Dufresne said Pittsburgh Glass Works will have 250 employees by 2015, with “95 percent hired locally” and they have been working with Surry Community College for employee screenings and interviews.
Carolina Carports, Inc. celebrated its 16th year recently and have expanded from a small company that mainly produced carports to a large corporation that now manufactures its own steel and square tubing for its buildings and carports, according to Lara.
The “in-line galvanizing process” Carolina Carports uses to manufacture the steel tubes is rare and Lara said CCI are “one of the few companies in the United States” to have the process.
“We save money when we make the components of our own products,” said Lara.
Lara also said that Carolina Carports grew during the recession by “keeping price points consistent and keeping up with the steady demand” for their products.
Springthorpe with SouthData, Inc. said the company has around 3,000 clients in 44 states and is the “largest provider in North Carolina for government billing.”
SouthData also grew during the recession, even though “65 percent of the business is tied to the housing industry,” which saw a decline in recent years. “We focused on how we could better serve our clients, who had the need to communicate to their customers, which is frequently done through the mail,” said Springthorpe.
In order to keep up with technology, SouthData “created an automated website interface where a customer can, through five or six clicks, order letters that go out that afternoon.”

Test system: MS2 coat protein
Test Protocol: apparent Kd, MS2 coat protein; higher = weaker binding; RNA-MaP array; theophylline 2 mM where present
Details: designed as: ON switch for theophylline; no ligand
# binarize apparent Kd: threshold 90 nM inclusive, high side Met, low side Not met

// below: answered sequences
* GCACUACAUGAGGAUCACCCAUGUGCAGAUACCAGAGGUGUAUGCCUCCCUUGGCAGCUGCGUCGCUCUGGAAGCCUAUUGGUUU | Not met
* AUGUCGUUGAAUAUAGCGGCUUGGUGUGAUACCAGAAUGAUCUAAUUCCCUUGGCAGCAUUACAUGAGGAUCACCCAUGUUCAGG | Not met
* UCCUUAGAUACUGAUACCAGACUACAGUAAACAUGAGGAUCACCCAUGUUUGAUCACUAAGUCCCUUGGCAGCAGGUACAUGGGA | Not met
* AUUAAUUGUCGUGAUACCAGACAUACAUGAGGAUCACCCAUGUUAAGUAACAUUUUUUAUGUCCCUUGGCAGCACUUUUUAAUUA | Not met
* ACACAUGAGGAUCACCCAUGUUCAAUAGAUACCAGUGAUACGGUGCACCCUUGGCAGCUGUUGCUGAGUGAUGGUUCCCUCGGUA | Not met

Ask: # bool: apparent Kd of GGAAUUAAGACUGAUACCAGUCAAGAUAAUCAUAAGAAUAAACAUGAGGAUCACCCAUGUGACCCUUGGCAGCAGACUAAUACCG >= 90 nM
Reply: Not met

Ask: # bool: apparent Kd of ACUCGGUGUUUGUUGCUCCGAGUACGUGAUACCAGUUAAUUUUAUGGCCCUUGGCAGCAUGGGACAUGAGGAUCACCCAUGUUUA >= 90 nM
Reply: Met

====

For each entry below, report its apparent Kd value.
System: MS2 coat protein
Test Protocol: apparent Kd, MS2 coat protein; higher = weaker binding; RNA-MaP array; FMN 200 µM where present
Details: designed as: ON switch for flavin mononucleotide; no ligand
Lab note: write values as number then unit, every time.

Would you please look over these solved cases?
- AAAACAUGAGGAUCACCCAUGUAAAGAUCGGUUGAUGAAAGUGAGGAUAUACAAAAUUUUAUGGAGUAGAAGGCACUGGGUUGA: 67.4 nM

Elaxtrix owner Bruce Maxwell said his business is “essentially recycling” old truck tires by “grinding them to a fine powder…treated with polymer and molecularly linking them back into the rubber matrix” which Maxwell said creates a “product that is better than one hundred percent virgin rubber.”
Maxwell said “60 percent of rubber is made directly from petroleum” and his company is reducing the environmental impact of producing “virgin rubber.” In addition, Maxwell said that since “54 percent of waste tires are burnt,” which creates “output high in sulphur emissions,” they are able to use the old tires to create a new product.
BizFest continued through yesterday evening with special seminars and a Business After Hours event at Cross Creek Country Club.
Betty Ann Collins, president of the Mount Airy Chamber of Commerce, said the event “exceeded expectations” and she was “delighted at the turnout.”
Reach Jessica Johnson at firstname.lastname@example.org or 719-1933.